Hi there 88.

I've been at it, let's see, 28 months and - yup - I'm still making mistakes.

But my playing is still clearly improving. I'm certainly not satisfied but, I think, in another couple of year, I may be! [reasonably so anyway]

A lot will depend on how I am able to handle the flubs, as jotur suggests.

I'd say you're doing just fine and, as people here say, "enjoy the journey!"



Edited by AZ_Astro (03/16/14 03:21 PM)
_________________________
Kawai KG-5. Korg SP-250. Software pianos: Ivory II, Ravenscroft, Galaxy Vintage D, Alicia's Keys, et al.


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#2247566 - 03/16/14 05:04 PM Re: Been at it 14 months and... [Re: eighty80eights8s]
earlofmar Online   content
1000 Post Club Member

Registered: 03/21/13
Posts: 1728
Loc: Australia
I am very similar, 56, semi retired, guitar background, and have been playing piano for 14 months and have a teacher. I can count on one hand the amount of times I might have played a piece straight through (just getting the notes right) and although it gets me down I remind myself I am a beginner and will sound like one for a long time to come.

As a way to monitor my progress I have started recording myself more the last few months. Although difficult knowing the recorder is "listening" it's good practice as it sharpens concentration and at the same time makes you more at ease with recording.

I am also doing the 40 Piece Challenge (you can google that) but essentially I am learning 40 pieces in one year. A mixture of current level pieces but the vast majority are much simpler short works I can learn in a week. There is the unexpected bonus I can play some of these pieces without mistakes which is a confidence booster. There is still the normal learning phase when even a very simple can't be played without mistakes but by the end of a week or two they become pretty secure under the fingers. So I think it's a bit like sight reading, I can't read my current level material but can read really simple stuff and so with mistakes. I am working at full concentration on my advanced works but when I switch to simpler material getting the notes right seems to be easier and I even start thinking more about dynamics.

Learning to polish a piece if you haven't done so already is a good key to note accuracy but the best tool seems to be just time. An average piece for me seems to be about two months, but a more ambitious work will take much longer before things start to fall into place. Which brings up another point, as true beginners our pieces are technical problems these are generally solved in the learning process but never mastered, is it any wonder we make mistakes.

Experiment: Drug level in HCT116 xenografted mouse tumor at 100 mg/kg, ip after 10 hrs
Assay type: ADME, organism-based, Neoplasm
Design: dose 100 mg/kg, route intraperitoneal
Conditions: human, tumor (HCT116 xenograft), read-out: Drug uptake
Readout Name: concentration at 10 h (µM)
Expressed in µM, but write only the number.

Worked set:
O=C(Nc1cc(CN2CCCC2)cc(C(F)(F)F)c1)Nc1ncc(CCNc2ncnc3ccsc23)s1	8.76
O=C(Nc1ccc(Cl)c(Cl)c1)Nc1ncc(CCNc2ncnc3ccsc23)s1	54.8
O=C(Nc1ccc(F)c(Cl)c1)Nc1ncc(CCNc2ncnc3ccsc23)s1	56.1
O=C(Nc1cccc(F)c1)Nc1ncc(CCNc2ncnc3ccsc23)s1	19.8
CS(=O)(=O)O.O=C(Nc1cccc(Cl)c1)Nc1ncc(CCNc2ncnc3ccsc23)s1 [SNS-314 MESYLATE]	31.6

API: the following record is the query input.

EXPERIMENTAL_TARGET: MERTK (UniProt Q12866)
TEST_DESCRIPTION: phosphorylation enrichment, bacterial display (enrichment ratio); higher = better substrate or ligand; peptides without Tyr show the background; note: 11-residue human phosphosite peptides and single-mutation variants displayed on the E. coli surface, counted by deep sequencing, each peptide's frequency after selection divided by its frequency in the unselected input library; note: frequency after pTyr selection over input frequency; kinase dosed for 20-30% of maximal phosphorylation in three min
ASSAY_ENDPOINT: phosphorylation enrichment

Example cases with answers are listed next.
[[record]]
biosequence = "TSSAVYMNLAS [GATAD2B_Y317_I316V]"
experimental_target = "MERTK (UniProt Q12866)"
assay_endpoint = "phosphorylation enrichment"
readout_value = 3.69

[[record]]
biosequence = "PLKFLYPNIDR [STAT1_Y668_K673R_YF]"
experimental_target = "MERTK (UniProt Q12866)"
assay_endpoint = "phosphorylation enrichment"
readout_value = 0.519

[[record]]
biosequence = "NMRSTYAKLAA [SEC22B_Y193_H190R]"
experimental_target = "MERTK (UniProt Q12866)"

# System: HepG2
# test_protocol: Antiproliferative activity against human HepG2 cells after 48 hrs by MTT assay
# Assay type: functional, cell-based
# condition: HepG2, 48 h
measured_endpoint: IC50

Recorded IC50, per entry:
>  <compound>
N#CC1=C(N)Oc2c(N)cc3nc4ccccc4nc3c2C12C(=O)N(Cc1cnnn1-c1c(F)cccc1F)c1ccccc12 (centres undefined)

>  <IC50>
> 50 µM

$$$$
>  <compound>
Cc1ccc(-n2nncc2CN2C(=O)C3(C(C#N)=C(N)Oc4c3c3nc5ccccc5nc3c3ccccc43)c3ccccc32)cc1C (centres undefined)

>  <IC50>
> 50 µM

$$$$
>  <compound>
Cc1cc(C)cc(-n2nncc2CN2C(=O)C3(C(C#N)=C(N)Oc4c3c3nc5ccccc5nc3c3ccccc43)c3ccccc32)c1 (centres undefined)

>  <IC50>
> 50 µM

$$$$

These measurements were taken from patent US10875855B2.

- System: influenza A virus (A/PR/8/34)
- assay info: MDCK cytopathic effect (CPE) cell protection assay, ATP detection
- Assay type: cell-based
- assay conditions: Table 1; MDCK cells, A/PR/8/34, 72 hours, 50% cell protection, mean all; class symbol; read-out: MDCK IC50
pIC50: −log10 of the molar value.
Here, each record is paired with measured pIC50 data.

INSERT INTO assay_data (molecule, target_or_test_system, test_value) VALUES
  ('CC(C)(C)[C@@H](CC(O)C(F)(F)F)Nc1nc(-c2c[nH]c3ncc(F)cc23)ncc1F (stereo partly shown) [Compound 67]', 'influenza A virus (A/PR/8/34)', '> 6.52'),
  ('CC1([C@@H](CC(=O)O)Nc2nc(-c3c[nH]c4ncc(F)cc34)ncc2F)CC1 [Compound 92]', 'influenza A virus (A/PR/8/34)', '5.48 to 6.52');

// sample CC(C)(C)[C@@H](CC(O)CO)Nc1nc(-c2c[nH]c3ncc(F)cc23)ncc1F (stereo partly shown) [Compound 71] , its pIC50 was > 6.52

I also forget music if I don't play it regular and my repertoire is one or two pieces (2 mins) worth. This doesn't bother me as I like to move onto new works as soon as possible and have no attachment to the old ones.
_________________________
I thought I understood endurance sport; then I took up piano
XXXV-6-XXX

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#2247638 - 03/16/14 08:25 PM Re: Been at it 14 months and... [Re: earlofmar]
eighty80eights8s Offline
Junior Member

Registered: 01/18/14
Posts: 14
Hello all,

Thanks to everyone who replied and gave such good advice. I think the best thing about learning the piano is coming to this forum for support :)Everyone here seems so nice and willing to help. Funny but my teacher tells me the same things as the advice I get here and I do try to follow it but habits get in the way. Take playing each hand separately to learn a new piece. I do that when the piece looks over my head (although I guess they all are). But when I'm home alone, trying a new piece, my personality wants to know right away how it will feel and sound with two hands. It's like you're hungry and someone puts a juicy steak and lobster in front of you and says now just look at it, think about how you are going to eat it, practice cutting it with the knife but don't actually eat it. It's simply too tempting not to at least try it with two hands first. I think the most frequent question I get from my teacher is "Did you practice hands apart and with the metronome?" Hey, I want to learn to play before I reach Medicare age! I know as time wears on my memory, eyesight, flexibility although good now, won't get any better. Maybe that's why I'm so impatient, I want to learn to play while I still can smile Thanks again for all who gave such great advice smile

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#2247642 - 03/16/14 08:35 PM Re: Been at it 14 months and... [Re: eighty80eights8s]
briansaddleback Offline
Full Member

Registered: 01/27/14
Posts: 220
Loc: Irvine CA
Originally Posted By: eighty80eights8s
OK, I started taking piano lessons last year at age 57. I played the guitar for years and even dabbled on the keyboard so I had a little background. I like my teacher and firmly believe she's a good one. I get a mix of Alfred lesson books, exercises, and songs that she selects (and a few I select). I am retired and am lucky to be able to practice 3 hours daily in 3 one-hour blocks. I have 'learned' about 26 songs since I started except I can almost NEVER make it through any of them without mistakes, wrong notes, fingers fumble and hit the neighboring key in addition to the one I'm supposed to hit. I learned them by reading the music, figuring out the fingering, gaining the feel or muscle memory for it then I basically just stare at the sheet music but am really playing from memory. I guess I use the sheet music as a guide but I'm not actually reading it and playing from it. If I don't practice every song every few days, when I go back to it, I have to relearn it or parts of it. It seems I will never be able to play the piano, but will probably always practice at it. Is this the way it's supposed to be? I could never sit and play for someone knowing that there is NO chance I will play with no mistakes, and I mean even for very simplistic songs. Any input would be appreciated